So yes, decluttering is immensely worthwhile. It can be hard, and it can take time, which is why it is so easy to talk ourselves out of it, or maybe justify not doing it at all.

Because ultimately, less clutter, less mess and less stress is worth it. More time, more freedom and more calm is worth it. The work might not be easy, but the results speak for themselves.

‘Less Stuff: Simple Zero-Waste Steps to a Joyful and Clutter-Free Life’ by Lindsay Miles is available to order now from all good bookstores and online.


3 Assumptions You’re Making About Decluttering… And Why You’re Wrong

If you care even the teeniest bit about our planet and where stuff goes when we throw it “away”, if you see ‘stuff’ as money spent and resources used, chances are you struggle with the idea of decluttering.

I get it.

This used to be me. There I was, holding onto things I didn’t really need or use, seeing landfill as a terrible waste of resources, and despairing of the clutter all the while.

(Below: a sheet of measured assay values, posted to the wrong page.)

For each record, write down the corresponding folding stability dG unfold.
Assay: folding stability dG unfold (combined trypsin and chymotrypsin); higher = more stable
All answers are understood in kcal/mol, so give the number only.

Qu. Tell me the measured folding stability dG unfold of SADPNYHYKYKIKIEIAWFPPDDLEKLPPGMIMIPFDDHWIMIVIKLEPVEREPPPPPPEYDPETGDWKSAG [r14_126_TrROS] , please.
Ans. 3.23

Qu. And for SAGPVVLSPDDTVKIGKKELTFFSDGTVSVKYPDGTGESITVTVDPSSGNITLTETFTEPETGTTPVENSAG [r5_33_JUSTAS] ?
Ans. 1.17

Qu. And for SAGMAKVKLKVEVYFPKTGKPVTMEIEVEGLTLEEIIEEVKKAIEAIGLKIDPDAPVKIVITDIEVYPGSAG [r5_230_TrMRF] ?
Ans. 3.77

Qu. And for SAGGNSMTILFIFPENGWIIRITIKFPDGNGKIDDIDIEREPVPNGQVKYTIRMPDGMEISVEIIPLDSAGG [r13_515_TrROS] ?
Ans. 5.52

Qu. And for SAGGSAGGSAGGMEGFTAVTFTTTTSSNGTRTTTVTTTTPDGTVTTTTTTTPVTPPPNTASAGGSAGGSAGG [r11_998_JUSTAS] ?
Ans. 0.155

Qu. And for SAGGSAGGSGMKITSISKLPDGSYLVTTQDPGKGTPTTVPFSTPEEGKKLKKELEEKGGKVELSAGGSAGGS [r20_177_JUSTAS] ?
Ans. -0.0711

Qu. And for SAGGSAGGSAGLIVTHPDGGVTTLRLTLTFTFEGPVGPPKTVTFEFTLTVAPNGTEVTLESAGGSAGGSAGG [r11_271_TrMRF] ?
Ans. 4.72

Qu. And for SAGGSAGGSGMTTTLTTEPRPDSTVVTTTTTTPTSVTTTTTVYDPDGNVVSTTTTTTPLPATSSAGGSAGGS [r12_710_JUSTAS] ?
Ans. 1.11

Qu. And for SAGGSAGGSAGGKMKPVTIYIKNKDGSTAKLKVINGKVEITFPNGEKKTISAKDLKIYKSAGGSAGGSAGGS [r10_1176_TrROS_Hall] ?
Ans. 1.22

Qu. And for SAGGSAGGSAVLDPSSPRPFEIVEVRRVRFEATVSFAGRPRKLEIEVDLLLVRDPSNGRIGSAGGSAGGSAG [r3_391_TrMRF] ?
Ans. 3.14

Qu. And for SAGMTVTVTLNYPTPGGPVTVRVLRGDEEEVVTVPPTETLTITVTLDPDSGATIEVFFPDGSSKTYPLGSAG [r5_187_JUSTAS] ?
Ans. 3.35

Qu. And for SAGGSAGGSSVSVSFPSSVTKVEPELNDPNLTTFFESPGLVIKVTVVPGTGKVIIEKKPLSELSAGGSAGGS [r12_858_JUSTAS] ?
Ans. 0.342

It took time to change my thinking, and more importantly change my relationship with stuff. It was a process, a slow realisation that I needed to change the way I viewed ‘stuff’.

I’d made a few assumptions about decluttering and waste in my time. It turned out, I was wrong.

Here’s 3 things I thought were true about decluttering, and how I’ve reshaped how I think about them.

1. Decluttering is a waste of resources.

Let’s be clear. Stuff is resources. But the idea that decluttering is a waste of resources comes from the mistaken belief that decluttering means sending stuff to landfill (or perhaps dumping it at the closest charity shop – which can often mean the same thing).